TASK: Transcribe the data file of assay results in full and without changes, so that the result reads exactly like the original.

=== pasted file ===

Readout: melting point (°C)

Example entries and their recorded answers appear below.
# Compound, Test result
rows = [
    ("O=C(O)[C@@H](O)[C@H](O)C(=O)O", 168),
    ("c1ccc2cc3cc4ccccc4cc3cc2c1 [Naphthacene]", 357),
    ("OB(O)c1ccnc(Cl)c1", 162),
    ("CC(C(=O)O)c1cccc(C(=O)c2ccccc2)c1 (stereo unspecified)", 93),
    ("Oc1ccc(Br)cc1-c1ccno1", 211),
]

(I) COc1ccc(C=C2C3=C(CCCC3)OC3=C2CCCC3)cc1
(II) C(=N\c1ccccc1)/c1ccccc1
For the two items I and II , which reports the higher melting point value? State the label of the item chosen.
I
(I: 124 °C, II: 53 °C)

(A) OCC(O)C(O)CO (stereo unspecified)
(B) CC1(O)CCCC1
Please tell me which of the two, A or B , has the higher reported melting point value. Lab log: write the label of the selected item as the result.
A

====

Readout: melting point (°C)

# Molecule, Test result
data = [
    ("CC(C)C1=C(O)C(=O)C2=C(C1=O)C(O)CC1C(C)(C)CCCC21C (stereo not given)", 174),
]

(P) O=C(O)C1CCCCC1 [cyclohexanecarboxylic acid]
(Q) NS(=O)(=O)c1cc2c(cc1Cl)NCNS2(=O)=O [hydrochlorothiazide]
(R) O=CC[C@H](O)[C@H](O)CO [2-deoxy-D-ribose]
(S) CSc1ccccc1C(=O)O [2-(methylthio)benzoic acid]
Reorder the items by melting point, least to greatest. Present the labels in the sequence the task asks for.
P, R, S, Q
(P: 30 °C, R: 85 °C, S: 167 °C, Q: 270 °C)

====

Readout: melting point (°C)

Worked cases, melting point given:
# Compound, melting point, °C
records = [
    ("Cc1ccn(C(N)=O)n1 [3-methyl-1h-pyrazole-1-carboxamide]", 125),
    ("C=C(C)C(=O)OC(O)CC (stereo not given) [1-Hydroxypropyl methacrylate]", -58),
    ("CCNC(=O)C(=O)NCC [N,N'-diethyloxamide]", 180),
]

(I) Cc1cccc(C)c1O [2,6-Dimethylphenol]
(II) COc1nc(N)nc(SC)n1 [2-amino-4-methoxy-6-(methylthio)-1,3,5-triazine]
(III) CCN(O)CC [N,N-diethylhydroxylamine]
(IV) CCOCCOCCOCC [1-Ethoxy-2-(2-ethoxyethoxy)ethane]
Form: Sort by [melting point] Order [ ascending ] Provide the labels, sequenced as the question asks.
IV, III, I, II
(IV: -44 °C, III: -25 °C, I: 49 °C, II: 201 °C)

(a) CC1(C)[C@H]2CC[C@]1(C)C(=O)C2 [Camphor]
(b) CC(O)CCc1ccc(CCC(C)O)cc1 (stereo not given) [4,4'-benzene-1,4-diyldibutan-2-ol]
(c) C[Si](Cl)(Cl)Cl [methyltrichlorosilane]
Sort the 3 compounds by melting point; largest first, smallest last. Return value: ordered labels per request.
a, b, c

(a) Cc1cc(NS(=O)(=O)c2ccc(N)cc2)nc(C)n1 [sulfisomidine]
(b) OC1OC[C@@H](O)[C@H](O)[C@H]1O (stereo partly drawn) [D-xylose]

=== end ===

Readout: melting point (°C)

Example entries and their recorded answers appear below.
# Compound, Test result
rows = [
    ("O=C(O)[C@@H](O)[C@H](O)C(=O)O", 168),
    ("c1ccc2cc3cc4ccccc4cc3cc2c1 [Naphthacene]", 357),
    ("OB(O)c1ccnc(Cl)c1", 162),
    ("CC(C(=O)O)c1cccc(C(=O)c2ccccc2)c1 (stereo unspecified)", 93),
    ("Oc1ccc(Br)cc1-c1ccno1", 211),
]

(I) COc1ccc(C=C2C3=C(CCCC3)OC3=C2CCCC3)cc1
(II) C(=N\c1ccccc1)/c1ccccc1
For the two items I and II , which reports the higher melting point value? State the label of the item chosen.
I
(I: 124 °C, II: 53 °C)

(A) OCC(O)C(O)CO (stereo unspecified)
(B) CC1(O)CCCC1
Please tell me which of the two, A or B , has the higher reported melting point value. Lab log: write the label of the selected item as the result.
A

====

Readout: melting point (°C)

# Molecule, Test result
data = [
    ("CC(C)C1=C(O)C(=O)C2=C(C1=O)C(O)CC1C(C)(C)CCCC21C (stereo not given)", 174),
]

(P) O=C(O)C1CCCCC1 [cyclohexanecarboxylic acid]
(Q) NS(=O)(=O)c1cc2c(cc1Cl)NCNS2(=O)=O [hydrochlorothiazide]
(R) O=CC[C@H](O)[C@H](O)CO [2-deoxy-D-ribose]
(S) CSc1ccccc1C(=O)O [2-(methylthio)benzoic acid]
Reorder the items by melting point, least to greatest. Present the labels in the sequence the task asks for.
P, R, S, Q
(P: 30 °C, R: 85 °C, S: 167 °C, Q: 270 °C)

====

Readout: melting point (°C)

Worked cases, melting point given:
# Compound, melting point, °C
records = [
    ("Cc1ccn(C(N)=O)n1 [3-methyl-1h-pyrazole-1-carboxamide]", 125),
    ("C=C(C)C(=O)OC(O)CC (stereo not given) [1-Hydroxypropyl methacrylate]", -58),
    ("CCNC(=O)C(=O)NCC [N,N'-diethyloxamide]", 180),
]

(I) Cc1cccc(C)c1O [2,6-Dimethylphenol]
(II) COc1nc(N)nc(SC)n1 [2-amino-4-methoxy-6-(methylthio)-1,3,5-triazine]
(III) CCN(O)CC [N,N-diethylhydroxylamine]
(IV) CCOCCOCCOCC [1-Ethoxy-2-(2-ethoxyethoxy)ethane]
Form: Sort by [melting point] Order [ ascending ] Provide the labels, sequenced as the question asks.
IV, III, I, II
(IV: -44 °C, III: -25 °C, I: 49 °C, II: 201 °C)

(a) CC1(C)[C@H]2CC[C@]1(C)C(=O)C2 [Camphor]
(b) CC(O)CCc1ccc(CCC(C)O)cc1 (stereo not given) [4,4'-benzene-1,4-diyldibutan-2-ol]
(c) C[Si](Cl)(Cl)Cl [methyltrichlorosilane]
Sort the 3 compounds by melting point; largest first, smallest last. Return value: ordered labels per request.
a, b, c

(a) Cc1cc(NS(=O)(=O)c2ccc(N)cc2)nc(C)n1 [sulfisomidine]
(b) OC1OC[C@@H](O)[C@H](O)[C@H]1O (stereo partly drawn) [D-xylose]